John Hiatt’s latest release The Open Road is a loose, very spontaneous affair, much like its predecessor Same Old Man. But unlike that prior album, where the focus remained on the songs, the material on this new album is the means to the end of making music, during the course of which Hiatt himself is an integral member of highly-skilled band.
By dint of the crisp sound quality and unadorned production, the title song immediately signals this new album is a more amp-ed affair than the previous album. The coarse electric rhythm guitar remains strong and steady throughout the duration of this life-(and adventure) affirming tune as Doug Lancio’s electric lead guitar here echoes Hiatt’s muscular playing while drummer Kenneth Blevins swings, pivoting around the ever-mobile bass of Patrick O’Hearn.
The latter two have been a team for a time, which accounts for the ease with which they accommodate Lancio, as he integrates his well-developed personality into the quartet. The latter’s vocabulary is exceptionally broad as he can echo, but not attempt to replicate, the ringing guitar twang of Chuck Berry on "Haulin’." It doesn’t disparage John Hiatt as a songwriter to say the sound of the band diverts attention from his material, but only to accurately recognize the skills of the bombo, both as individual instrumentalists and a unit.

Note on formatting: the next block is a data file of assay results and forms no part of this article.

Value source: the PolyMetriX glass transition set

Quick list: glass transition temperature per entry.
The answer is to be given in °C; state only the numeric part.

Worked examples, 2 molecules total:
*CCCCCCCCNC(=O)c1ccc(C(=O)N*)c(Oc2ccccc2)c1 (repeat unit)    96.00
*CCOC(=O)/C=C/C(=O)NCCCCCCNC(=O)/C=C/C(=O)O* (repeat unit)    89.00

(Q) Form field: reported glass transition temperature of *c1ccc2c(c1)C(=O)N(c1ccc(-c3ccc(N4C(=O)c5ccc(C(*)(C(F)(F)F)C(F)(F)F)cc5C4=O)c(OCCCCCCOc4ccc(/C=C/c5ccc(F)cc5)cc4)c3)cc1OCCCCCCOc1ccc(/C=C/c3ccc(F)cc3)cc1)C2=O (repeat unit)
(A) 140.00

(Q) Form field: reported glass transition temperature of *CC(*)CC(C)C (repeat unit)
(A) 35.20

Hiatt may or may not have conceived The Open Road as a so-called concept album, but a quick perusal of the song titles alone reveals an overriding theme of travel ("like A Freight Train), movement ("Movin’ On") and motion psychic as well as geographic ("Carry You Back Home"). Lancio’s tantalizing slide underlines the resignation in Hiatt’s lyrics and vocal in one more illustration of the way John and the band bring these songs to full fruition; in doing so, the quartet preserves the author’s wry sense of humor and a world view that includes a wizened acceptance of the changes life brings–often occur without much, if any, advance notice.
It’s high praise, and perhaps something of a stretch, to compare The Open Road to the previous pinnacle of John Hiatt’s career Bring the Family. Or liken the empathetic skill, of The Combo to The Goners, Hiatt’s past accompanists par-excellence. But the collective acuity and sense of shared pleasure that emanates from the music on The Open Road makes such comparisons inevitable.